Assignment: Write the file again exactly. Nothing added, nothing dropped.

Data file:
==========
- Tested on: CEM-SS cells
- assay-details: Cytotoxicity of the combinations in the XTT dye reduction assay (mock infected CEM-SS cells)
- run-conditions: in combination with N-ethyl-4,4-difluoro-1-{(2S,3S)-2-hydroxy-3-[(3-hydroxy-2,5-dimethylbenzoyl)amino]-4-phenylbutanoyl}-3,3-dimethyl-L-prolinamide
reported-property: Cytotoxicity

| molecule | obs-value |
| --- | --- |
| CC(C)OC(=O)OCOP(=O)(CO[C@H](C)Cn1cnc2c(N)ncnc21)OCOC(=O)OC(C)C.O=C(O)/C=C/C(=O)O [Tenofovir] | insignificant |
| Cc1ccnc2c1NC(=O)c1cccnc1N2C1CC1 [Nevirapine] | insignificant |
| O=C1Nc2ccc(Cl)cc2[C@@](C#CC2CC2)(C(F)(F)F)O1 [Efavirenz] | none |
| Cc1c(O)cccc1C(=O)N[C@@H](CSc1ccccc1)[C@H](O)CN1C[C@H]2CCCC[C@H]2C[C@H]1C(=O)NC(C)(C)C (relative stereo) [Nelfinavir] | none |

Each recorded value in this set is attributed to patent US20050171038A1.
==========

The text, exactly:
- Tested on: CEM-SS cells
- assay-details: Cytotoxicity of the combinations in the XTT dye reduction assay (mock infected CEM-SS cells)
- run-conditions: in combination with N-ethyl-4,4-difluoro-1-{(2S,3S)-2-hydroxy-3-[(3-hydroxy-2,5-dimethylbenzoyl)amino]-4-phenylbutanoyl}-3,3-dimethyl-L-prolinamide
reported-property: Cytotoxicity

| molecule | obs-value |
| --- | --- |
| CC(C)OC(=O)OCOP(=O)(CO[C@H](C)Cn1cnc2c(N)ncnc21)OCOC(=O)OC(C)C.O=C(O)/C=C/C(=O)O [Tenofovir] | insignificant |
| Cc1ccnc2c1NC(=O)c1cccnc1N2C1CC1 [Nevirapine] | insignificant |
| O=C1Nc2ccc(Cl)cc2[C@@](C#CC2CC2)(C(F)(F)F)O1 [Efavirenz] | none |
| Cc1c(O)cccc1C(=O)N[C@@H](CSc1ccccc1)[C@H](O)CN1C[C@H]2CCCC[C@H]2C[C@H]1C(=O)NC(C)(C)C (relative stereo) [Nelfinavir] | none |

Each recorded value in this set is attributed to patent US20050171038A1.